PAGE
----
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President Barack Obama last week personally introduced a set of proposals to reform U.S. international taxation that are the most significant advance toward preserving the income tax on cross-border transactions since the enactment of the subpart F rules by the Kennedy administration in 1962. (For prior coverage, see Doc 2009-10047 or 2009 TNT 84-1.) In essence, the Obama proposals introduce a 21stcentury version of the vision begun by Thomas Adams in 1918 and continued by Stanley Surrey in 1961: a world in which source and residence taxation are coordinated so as to achieve the underlying goals of the international tax regime. As I have explained at length elsewhere, those goals are known as the single tax principle (all income from cross-border transactions should be subject to tax once, not more and not less) and the benefits principle (active income should be taxed primarily at source, and passive income primarily at residence).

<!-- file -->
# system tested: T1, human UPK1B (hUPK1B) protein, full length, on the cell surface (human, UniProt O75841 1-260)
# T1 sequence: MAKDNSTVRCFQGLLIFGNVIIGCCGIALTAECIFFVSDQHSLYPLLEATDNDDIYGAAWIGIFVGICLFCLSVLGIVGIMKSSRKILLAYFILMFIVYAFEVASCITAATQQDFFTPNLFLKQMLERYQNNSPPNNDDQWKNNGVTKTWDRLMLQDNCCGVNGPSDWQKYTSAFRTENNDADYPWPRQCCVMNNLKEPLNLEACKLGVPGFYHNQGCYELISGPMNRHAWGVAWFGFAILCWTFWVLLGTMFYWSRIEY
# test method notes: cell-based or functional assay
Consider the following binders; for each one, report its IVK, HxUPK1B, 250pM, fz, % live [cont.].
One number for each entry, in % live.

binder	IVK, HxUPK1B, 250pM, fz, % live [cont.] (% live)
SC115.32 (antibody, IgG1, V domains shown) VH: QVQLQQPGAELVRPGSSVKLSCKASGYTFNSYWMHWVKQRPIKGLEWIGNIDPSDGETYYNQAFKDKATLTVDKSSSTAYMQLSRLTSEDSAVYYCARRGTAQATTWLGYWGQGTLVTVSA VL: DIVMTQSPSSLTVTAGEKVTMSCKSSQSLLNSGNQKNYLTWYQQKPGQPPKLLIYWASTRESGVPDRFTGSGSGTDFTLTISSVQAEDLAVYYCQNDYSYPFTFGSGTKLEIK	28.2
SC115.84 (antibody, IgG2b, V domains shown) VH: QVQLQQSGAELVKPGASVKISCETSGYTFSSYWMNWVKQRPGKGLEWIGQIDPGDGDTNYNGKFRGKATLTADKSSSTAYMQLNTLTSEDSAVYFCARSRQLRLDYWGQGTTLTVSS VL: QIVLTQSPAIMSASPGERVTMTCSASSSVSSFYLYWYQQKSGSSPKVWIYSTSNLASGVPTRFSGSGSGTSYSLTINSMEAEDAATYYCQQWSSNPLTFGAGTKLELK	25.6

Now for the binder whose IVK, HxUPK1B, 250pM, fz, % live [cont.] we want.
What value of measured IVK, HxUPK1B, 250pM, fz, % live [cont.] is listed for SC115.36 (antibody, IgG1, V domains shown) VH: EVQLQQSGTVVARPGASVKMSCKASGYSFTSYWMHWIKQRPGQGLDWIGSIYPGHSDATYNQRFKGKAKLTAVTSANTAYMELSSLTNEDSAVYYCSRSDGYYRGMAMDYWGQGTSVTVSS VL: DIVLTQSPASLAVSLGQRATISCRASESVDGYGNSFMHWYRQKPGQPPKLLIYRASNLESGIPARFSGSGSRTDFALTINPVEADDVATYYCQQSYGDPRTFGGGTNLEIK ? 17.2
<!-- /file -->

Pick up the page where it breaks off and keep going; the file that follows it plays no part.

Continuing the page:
Reprinted with the permission of Tax Analysts.